• Sat
  • Aug 2, 2014
  • Updated: 3:46pm

Long live the Lomu dream

PUBLISHED : Saturday, 27 March, 2004, 12:00am
UPDATED : Saturday, 27 March, 2004, 12:00am

Memories flooded back for Jonah Lomu when he watched New Zealand run on to the field to begin their campaign to thwart England of a hat-trick of Cup Championships and win the Hong Kong Sevens for a record-equalling 10th time.


'This is where it all started. My rugby career really took off in Hong Kong and I will always be grateful for that,' says Lomu, who figured in New Zealand's triumphant hat-trick run from 1994 to 1996, playing alongside Eric Rush.


Back as a guest of the Hong Kong Rugby Football Union and the International Rugby Board this weekend, Lomu will cheer the Kiwis on from the union's corporate box during today's pool games and when the knockout stages start tomorrow.


'I have got to back my boys to win. They are a very good side and they will be motivated for this is the tournament everyone wants to win,' said Lomu yesterday. 'You can make do without winning any other tournament, but if you don't win Hong Kong, you are crushed. Happily, I never knew that feeling for we won in the three years I took part.'


Lomu will watch enviously as Rush and company battle it out in the middle. Suffering from a debilitating kidney disease which has left him struggling to walk at times, Lomu has been sidelined for the past 18 months from the game he loves. But, happily, he can see the light again.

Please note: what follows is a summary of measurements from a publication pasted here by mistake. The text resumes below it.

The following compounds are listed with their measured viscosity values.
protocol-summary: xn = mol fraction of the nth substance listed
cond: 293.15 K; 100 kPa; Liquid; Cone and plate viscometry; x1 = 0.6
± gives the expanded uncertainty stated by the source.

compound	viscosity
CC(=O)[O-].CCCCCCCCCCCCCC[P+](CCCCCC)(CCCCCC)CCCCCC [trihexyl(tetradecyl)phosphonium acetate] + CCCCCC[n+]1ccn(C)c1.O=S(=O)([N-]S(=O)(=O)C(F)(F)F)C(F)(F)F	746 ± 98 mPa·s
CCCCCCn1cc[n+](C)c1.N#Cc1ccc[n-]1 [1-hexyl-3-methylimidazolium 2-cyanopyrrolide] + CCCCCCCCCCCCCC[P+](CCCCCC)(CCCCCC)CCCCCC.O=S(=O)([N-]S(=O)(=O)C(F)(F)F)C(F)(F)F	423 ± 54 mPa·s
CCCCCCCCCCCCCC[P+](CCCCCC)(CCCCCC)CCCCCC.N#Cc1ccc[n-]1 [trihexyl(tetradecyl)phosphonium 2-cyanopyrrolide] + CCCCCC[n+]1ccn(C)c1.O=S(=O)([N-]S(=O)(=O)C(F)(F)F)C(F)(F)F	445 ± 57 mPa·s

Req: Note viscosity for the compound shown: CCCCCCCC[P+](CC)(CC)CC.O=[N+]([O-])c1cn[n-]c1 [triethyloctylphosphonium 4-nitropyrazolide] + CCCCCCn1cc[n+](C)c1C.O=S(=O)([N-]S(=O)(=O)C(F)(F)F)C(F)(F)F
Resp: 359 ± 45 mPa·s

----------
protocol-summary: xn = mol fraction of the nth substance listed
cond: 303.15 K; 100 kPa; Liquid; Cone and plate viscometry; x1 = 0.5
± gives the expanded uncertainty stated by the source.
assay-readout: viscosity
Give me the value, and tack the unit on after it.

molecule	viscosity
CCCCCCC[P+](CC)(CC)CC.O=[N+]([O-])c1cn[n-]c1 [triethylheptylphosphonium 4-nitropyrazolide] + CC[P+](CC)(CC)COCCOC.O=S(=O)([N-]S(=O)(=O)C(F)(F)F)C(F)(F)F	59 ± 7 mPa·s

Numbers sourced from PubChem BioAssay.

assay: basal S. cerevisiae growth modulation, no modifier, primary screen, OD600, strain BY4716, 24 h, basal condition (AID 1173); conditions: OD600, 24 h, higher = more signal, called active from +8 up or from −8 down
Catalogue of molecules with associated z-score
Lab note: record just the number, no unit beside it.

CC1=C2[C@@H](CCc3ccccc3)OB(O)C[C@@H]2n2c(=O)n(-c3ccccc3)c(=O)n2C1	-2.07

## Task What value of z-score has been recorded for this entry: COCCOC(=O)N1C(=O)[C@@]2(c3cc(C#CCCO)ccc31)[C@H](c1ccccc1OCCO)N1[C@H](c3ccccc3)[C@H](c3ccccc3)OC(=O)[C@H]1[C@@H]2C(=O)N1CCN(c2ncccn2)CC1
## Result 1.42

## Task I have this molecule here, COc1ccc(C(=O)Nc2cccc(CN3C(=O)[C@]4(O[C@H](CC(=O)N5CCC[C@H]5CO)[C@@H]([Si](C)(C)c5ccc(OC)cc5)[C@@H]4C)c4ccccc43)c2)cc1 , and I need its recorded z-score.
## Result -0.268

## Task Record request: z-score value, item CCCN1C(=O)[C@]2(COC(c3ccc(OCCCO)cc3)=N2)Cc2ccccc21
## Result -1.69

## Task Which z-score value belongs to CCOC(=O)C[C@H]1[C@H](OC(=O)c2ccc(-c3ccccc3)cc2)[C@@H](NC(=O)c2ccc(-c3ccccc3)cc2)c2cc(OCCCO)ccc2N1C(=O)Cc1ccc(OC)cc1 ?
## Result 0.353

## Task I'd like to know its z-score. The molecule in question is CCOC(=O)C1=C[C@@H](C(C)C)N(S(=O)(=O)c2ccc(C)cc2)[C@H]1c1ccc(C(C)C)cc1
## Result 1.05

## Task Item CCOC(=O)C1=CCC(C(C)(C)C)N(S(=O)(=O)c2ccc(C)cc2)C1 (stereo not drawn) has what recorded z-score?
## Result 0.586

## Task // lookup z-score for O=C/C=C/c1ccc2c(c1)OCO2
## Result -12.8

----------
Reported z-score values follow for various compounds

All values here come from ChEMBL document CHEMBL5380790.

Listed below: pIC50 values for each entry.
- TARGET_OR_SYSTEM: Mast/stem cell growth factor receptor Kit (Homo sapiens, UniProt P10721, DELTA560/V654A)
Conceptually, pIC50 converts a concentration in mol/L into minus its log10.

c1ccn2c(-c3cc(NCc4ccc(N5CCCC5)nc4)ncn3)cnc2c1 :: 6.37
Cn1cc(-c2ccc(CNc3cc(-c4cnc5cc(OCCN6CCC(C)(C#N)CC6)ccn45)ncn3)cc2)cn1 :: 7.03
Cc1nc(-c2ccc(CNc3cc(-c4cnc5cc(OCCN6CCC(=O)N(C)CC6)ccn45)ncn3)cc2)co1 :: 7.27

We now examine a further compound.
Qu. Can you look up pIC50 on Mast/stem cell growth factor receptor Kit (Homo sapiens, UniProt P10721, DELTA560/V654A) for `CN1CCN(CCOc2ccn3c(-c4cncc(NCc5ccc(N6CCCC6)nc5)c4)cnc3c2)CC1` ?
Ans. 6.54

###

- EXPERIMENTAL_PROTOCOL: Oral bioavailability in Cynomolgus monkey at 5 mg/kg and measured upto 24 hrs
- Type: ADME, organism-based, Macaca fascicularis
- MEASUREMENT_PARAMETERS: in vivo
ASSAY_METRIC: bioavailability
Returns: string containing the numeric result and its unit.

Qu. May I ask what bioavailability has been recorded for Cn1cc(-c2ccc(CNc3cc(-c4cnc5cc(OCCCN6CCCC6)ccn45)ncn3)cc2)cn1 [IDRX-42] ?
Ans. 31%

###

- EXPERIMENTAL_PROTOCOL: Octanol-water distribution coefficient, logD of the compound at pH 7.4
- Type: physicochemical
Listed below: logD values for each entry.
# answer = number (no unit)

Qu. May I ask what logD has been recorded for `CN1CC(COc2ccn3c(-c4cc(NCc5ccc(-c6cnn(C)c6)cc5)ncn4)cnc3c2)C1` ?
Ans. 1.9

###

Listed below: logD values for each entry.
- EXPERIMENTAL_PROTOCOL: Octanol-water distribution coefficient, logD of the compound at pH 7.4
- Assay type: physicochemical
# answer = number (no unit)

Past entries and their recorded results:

Lomu revealed that a friend will donate his kidney and that a transplant will be done sometime this year. The operation will pave the way for a comeback to the international arena, says Lomu.


'I want to end my rugby career on my terms and not because of illness. I aim to play again for the All Blacks. And you never know, if everything goes well, I could even be back here again, playing for New Zealand at the Rugby World Cup Sevens next year,' said Lomu.


His dream is attainable now that a matching kidney donor has been found. If rehabilitation after the operation is quick, then Hong Kong fans might one day see the giant winger literally stamping his presence on the opposition again. He is only 28. Time is still on his side.


It was just a decade ago that he came to Hong Kong, as an unknown teenager, one of the first players picked by sevens coach Gordon Tietjens, who went on to become a star for the All Blacks in the 15s code.


'The Hong Kong Sevens is a great catapult for young players. It is a world stage in terms of rugby. If you look at the statistics, you will find that there have been a huge number of players who have gone on to represent New Zealand internationally having played here. If you take the Super 12 also, the strike rate must be around 90 per cent,' Lomu said.


Lomu knows, for he has been here and done it - in the company of the great Rush as well as Dallas Seymour, who now coaches Hong Kong in sevens.


'My love and passion for Hong Kong comes from Eric. It was he who told me all about this tournament. I used to dream about it when I was just a kid. It is just phenomenal that Rushie is still around. I found out that at a recent trial that he ran quicker than what he did four years ago.


'It all comes down to preparation and determination. He is just amazing. He has the respect of the other players and leads from the front. They will follow him to the brink of death,' says Lomu.